voraciously, after my long fast; not so my wife, however, who could not as yet accustom her palate to the dried buffalo meat.
Meantime preparations had been making to resume our journey. The horses were brought up, and in a shorter time than it takes to relate it we were under way, the party moving off in single file. I was allowed to ride my own horse, my wife following behind me on one of the mules.
 We were, as near as I could judge, about the centre of the party. In this fashion we proceeded during the forenoon. The prairie at this point was a succession of gentle undulations, covered with a rich velvety verdure; and, had not my present circumstances been of such a depressing character, the scene would have been inspiriting. Away to the far west, as far as the eye could see, this vast billowy plain extended, broken here and there by a grove of the stately cottonwood tree, whose long trunks, and silvery foliage was a pleasing contrast to the vivid green of the prairie. At intervals I had discerned dark objects on the horizon, but, being unaccustomed to note signs with that care and attention that is characteristic of those whose life is spent on the plains, I had paid no particular attention to them. Soon, however, I did observe a commotion at the head of the column, and after a brief halt and consultation among the chiefs, our speed was accelerated, and we struck into a canter. This "lope" as it is called, seems to be a gait peculiarly adapted to the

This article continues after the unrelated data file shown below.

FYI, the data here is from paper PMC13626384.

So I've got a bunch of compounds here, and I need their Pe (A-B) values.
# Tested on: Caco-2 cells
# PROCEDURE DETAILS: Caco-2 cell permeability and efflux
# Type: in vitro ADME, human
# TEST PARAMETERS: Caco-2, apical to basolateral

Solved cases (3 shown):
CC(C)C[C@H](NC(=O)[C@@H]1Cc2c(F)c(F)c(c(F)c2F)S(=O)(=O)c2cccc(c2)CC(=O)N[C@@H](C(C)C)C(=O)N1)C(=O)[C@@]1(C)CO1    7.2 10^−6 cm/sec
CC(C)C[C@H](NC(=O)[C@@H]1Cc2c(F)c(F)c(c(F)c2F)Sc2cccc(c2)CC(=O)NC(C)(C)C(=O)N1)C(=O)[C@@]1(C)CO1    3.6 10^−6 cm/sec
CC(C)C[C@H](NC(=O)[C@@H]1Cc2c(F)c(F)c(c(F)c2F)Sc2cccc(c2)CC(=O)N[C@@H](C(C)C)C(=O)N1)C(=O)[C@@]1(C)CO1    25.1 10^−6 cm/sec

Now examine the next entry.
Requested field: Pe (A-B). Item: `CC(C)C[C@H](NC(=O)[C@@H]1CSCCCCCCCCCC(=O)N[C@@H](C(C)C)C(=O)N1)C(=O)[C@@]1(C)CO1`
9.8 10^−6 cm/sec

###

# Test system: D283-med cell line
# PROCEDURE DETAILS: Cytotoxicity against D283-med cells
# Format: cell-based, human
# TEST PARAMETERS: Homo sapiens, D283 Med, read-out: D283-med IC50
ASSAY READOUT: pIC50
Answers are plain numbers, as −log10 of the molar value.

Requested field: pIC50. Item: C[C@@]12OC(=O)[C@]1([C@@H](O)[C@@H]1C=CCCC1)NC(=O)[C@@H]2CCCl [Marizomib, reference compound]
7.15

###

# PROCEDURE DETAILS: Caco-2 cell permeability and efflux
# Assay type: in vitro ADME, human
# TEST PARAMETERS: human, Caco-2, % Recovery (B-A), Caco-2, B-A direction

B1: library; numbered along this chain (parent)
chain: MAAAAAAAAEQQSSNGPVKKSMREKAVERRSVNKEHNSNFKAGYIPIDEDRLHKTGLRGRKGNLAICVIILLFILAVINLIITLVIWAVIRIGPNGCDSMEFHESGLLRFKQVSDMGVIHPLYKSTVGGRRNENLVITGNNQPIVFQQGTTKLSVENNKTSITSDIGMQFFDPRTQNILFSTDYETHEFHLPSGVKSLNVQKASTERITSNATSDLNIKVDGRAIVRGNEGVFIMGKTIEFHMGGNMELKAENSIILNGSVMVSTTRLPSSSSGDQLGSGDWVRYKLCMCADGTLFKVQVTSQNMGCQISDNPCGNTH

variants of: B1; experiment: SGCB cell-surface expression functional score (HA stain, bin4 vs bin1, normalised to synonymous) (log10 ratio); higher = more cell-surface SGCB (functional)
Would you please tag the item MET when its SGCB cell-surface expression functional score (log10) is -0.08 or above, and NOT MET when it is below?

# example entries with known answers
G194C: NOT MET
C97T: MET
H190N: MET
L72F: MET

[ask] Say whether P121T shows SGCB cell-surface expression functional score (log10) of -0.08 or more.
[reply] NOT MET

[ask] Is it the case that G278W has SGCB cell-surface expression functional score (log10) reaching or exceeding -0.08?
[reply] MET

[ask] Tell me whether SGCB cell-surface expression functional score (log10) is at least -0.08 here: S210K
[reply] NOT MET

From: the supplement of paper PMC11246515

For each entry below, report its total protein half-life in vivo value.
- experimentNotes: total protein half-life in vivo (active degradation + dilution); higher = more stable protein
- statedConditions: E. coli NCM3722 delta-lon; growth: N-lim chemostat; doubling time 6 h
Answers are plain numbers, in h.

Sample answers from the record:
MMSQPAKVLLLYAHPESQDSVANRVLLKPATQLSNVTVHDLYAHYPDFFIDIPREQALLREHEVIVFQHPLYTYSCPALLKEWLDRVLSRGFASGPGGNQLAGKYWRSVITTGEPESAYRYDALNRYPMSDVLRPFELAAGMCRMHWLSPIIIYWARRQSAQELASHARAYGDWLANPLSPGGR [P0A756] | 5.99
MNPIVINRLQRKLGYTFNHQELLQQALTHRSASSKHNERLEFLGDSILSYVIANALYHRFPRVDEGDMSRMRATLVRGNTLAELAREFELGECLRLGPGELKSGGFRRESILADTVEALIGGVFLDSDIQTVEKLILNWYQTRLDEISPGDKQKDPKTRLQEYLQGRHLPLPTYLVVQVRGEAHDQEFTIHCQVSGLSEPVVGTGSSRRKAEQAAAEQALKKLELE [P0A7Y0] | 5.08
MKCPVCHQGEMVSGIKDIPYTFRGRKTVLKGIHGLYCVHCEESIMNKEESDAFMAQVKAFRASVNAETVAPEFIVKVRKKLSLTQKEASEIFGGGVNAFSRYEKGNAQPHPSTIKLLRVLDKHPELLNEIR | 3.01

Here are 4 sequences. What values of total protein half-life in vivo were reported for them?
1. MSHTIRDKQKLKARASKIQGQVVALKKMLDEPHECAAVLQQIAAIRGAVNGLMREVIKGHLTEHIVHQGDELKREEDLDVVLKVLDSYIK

mustang, as they will break into, and keep it up the entire day; evincing no more distress than our ordinary horse does in trotting leisurely.
That something important was about to transpire, I felt certain, from the energetic way in which our captors spoke and gesticulated; I was not long left in doubt, as on reaching a slight eminence, a sight disclosed itself that I shall never forget; and my blood thrills even now with the remembrance of my first buffalo hunt.
It may seem odd to talk of my first buffalo hunt, as the question would naturally be asked, how could a prisoner participate in a hunt; the sequel will explain.Frederic Remington : The Buffalo Hunt 1890.
The chiefs had halted, and the rear coming up, we were soon clustered in a group on this rising ground. Directly in front of us, at the distance of about three miles
, I should judge, was an immense herd of buffaloes. The plain was positively black, so numerous were they. All unconscious of their foes, they were quietly grazing, while here and there a watchful old bull seemed to have stationed himself as an outpost, being in readiness, if needs were, to instantly communicate the signal of danger to the herd. It was a glorious sight; even the horses shared in the excitement, and evinced as great a desire to participate in the hunt as did their masters. Presently a warrior rode out from the main body a few paces and tossed the feather. This is done to note the direction
of the wind, for such is the keenness of scent possessed by these animals, that they will take the alarm and become aware of the approach of an enemy at great distances. If the drove had discovered us at this distance, our visions of fresh hump steak for supper would have resolved themselves into the dried meat of the morning.